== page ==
Wal-Mart bought itself a passel of bad publicity recently when it tried to recover its medical costs for a former shelf stocker who suffered brain damage in a car crash and then received a $1 million settlement. "Greedy and heartless" was how many described the company's actions. Now, Wal-Mart has said it won't, after all, go after the reported $470,000. That must be a great relief for the family of former employee Deborah Shank, who will need special medical care for the rest of her life.
As for Wal-Mart, which has been trying to reform its reputation as a healthcare Scrooge by improving employee healthcare benefits, you've got to wonder what exactly the company was thinking when it inflicted this PR wound on itself. But setting that aside, consumers should be aware that this isn't just a meanie tactic that the company dreamed up on its own. Companies and health plans have been going after accident settlements for years, and they're getting more aggressive about it as healthcare costs rise. Instead of taking aim at Wal-Mart alone, critics should widen their scope—and eyeball their own healthcare plan documents in the process. Because chances are that what happened to this family could happen to any of us.
In case you missed it, here's a quick recap of the Wal-Mart case, according to reported accounts. Deborah Shank, 52, was out visiting yard sales one day with a friend when a truck smashed into her minivan, causing serious brain injuries that sent her to the intensive care unit for several weeks. After attorney fees and other legal expenses were deducted from the $1 million settlement from the trucking company, the remaining $417,000 was deposited into a trust to cover Deborah Shank's long-term medical needs. Wal-Mart said that it was entitled to the money, and the courts agreed. The U.S. Supreme Court declined to hear the case.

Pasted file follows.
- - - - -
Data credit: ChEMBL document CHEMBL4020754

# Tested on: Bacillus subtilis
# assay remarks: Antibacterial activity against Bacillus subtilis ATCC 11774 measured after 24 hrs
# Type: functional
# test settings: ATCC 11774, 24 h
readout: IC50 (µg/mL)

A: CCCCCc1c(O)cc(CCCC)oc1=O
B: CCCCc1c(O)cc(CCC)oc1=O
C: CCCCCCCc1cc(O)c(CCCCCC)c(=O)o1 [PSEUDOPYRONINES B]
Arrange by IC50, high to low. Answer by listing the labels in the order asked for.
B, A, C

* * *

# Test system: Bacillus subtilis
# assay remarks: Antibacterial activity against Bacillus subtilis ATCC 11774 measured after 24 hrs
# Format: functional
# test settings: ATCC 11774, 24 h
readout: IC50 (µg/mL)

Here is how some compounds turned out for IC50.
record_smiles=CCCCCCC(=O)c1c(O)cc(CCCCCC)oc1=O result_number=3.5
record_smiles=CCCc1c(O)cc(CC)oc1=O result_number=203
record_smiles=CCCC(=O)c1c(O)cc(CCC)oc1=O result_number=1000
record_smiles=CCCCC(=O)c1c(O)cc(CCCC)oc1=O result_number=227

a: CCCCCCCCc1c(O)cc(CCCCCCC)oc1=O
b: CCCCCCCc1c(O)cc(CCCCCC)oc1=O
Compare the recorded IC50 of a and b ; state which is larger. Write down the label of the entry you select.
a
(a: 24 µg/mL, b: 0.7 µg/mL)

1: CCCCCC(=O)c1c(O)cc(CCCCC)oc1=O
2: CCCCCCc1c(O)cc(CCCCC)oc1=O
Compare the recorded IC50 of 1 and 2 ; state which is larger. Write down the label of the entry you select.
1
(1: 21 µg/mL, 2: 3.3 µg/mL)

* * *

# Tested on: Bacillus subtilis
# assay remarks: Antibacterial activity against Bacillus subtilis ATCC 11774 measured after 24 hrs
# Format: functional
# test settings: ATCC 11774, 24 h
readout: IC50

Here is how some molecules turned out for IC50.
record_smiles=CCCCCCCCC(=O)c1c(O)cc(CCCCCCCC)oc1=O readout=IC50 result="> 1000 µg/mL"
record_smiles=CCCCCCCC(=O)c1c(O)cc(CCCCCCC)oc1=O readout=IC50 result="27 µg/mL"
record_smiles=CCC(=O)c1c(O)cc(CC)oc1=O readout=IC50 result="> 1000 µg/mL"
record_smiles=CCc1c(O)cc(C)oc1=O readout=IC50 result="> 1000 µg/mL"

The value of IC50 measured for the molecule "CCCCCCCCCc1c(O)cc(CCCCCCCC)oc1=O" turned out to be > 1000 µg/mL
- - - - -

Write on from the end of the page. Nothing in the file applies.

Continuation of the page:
Wal-Mart was indeed on solid legal ground. Buried in the fine print of many health plan contracts is language that permits a health plan or self-insured company to reimburse itself if a pot of money becomes available because of an accident settlement. In theory, there's some (but only some) sense to that. Someone whose insurance covers $10,000 in medical bills and who later receives a $100,000 settlement for medical costs, lost income, and pain and suffering is otherwise getting his medical bills covered twice. How can that be fair?
But settlements are rarely that straightforward. Particularly in catastrophic cases like the Shank's, there's often not enough insurance money to cover what the patient will need for future medical care and such. The trucking company involved in the Shank accident reportedly carried only $1 million in liability insurance. In this story, Deborah Shank's lawyer said her lifetime financial requirements could easily top $2 million. You could argue that Shank needs that money a whole lot more than Wal-Mart does. In fact, some states have laws that prohibit health plans from collecting any of the settlement money until the victims get their full share. I haven't investigated these laws lately, but last I checked, about half the states had them on the books.
There's a larger issue that's worth thinking about as well. If a health plan or a company can take your settlement money to repay itself for what it spent on your care, then what exactly are you getting for that premium check that you write every month? You could make the argument that your healthcare coverage isn't really insurance but more like a loan that you may have to pay back.
What do you think?